Two Prime Ministers from the nine-member Organisation of Eastern Caribbean States (OECS) say they support a political union within the bloc, which shares a currency union and other elements of integration.
Outgoing chair of the OECS, Prime Minister of Antigua and Barbuda Gaston Browne, and his Vincentian colleague, Dr. Ralph Gonsalves, expressed their support for even deeper integration as they addressed the opening ceremony of the 59th meeting of the OECS Authority in Kingstown on Saturday.
“I am convinced the OECS Economic Union is absolutely essential to our future economic well being. We are therefore in the middle of fashioning an OECS response to unprecedented economic circumstances,” Browne said.
“These circumstances, if not addressed early and well, can pose an existential threat to our economies,” he further said.
Browne noted that the OECS Economic Union creates a two-tier system of regional governance that allows for certain decisions in key areas to be taken regionally while other decisions remain at the national level.
“There are those who remain suspicious of such an arrangement and who believe that the decisions on matters affecting their lives will be taken by distant bureaucrats without taking in their views into account.
“There are those who believe that the pooling of sovereignty is actually loss of sovereignty and that all of the levers of powers are to be in national hands,” Browne said.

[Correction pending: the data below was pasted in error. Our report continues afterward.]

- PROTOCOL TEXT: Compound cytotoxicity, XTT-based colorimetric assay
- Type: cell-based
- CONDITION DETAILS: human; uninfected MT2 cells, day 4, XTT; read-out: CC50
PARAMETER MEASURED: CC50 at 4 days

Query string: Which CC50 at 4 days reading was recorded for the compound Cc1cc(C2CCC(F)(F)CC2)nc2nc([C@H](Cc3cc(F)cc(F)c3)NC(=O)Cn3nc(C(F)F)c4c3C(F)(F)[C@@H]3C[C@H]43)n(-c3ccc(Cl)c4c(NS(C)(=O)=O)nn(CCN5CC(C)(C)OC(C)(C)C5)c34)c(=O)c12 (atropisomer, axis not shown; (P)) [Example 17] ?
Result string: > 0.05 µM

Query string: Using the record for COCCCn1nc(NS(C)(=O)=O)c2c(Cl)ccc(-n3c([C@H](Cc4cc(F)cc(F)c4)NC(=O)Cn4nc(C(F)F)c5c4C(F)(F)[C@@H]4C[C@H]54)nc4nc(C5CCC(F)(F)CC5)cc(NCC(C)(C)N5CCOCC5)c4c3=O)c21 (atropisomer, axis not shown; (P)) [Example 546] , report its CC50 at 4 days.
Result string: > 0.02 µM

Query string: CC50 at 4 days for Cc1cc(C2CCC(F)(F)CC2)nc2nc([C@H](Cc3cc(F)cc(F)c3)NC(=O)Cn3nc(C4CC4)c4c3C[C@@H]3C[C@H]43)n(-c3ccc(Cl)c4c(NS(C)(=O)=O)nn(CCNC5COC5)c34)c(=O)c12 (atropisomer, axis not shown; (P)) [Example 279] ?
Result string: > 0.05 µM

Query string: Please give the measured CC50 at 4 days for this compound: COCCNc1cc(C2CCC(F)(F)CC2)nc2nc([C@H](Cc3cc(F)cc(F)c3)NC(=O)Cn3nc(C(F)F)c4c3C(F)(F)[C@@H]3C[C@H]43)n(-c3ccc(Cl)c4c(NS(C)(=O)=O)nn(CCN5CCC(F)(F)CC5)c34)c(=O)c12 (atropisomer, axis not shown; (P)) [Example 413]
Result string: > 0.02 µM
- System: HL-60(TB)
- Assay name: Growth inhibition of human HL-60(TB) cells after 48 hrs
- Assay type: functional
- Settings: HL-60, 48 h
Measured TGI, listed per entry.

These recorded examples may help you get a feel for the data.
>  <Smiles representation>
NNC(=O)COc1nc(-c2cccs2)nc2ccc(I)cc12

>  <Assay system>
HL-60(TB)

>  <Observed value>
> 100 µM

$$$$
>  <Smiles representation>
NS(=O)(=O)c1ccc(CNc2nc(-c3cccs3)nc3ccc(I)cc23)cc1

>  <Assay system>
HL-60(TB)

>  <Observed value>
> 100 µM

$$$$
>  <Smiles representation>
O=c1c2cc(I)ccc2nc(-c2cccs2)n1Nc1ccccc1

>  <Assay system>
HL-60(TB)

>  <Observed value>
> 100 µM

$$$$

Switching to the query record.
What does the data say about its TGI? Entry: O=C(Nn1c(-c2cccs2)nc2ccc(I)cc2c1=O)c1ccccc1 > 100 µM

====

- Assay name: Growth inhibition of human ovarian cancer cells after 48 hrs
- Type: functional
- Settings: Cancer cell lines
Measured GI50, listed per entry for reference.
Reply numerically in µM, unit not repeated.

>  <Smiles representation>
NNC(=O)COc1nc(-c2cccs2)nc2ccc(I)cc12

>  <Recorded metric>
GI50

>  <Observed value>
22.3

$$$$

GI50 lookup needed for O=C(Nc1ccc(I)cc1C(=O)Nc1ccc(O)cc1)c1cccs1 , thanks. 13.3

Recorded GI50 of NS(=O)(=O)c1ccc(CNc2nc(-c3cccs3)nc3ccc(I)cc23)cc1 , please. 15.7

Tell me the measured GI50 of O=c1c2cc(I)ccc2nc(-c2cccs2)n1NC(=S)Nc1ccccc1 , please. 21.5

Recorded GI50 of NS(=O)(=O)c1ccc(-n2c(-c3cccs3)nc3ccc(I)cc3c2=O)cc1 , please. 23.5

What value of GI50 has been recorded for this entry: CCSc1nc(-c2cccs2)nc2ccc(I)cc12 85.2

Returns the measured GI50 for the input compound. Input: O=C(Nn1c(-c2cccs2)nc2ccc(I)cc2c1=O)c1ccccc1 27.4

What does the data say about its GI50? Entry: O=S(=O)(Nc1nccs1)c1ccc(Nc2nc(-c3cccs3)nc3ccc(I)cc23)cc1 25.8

“I stand here today to reject that notion. Instead, I stand here today to celebrate the accomplishments of the OECS to date and to assure you that the establishment of our economic union is perhaps the single most important development in regional integration in the Caribbean throughout the last two decades,” he further said.
Browne reiterated the commitment of his government to the OECS and its Economic Union.
He said the OECS model is able to bring economic benefit to the region and to “unleash the economic potential that has been smothered at present by the small politics and repetitive process of individual sovereignties”.
And, Gonsalves supported Browne’s position.
“I am very happy that he has put on the agenda yet again the issue of the possible union of the OECS, without using that exact formulation, which sometimes scare some people,” he told the ceremony.
“But I would very much like to see us with one central government which is a federal nature,” he further said.
Gonsalves, a lawyer, however said he reasonably suspects that to form a political union, the individual members of the OECS will each have to hold a referendum to alter their constitutions.
“And, as one who has been involved in at least one referenda, even that which is perfectly sensible and right, opposition parties tend to use them to give you a political black eye in the hope that the next election, they can take you out,” Gonsalves said in reference to proposed changes to the St. Vincent and the Grenadines constitution that citizens rejected in 2009.
“But just to say it is an important idea to put back on the agenda,” Gonsalves said.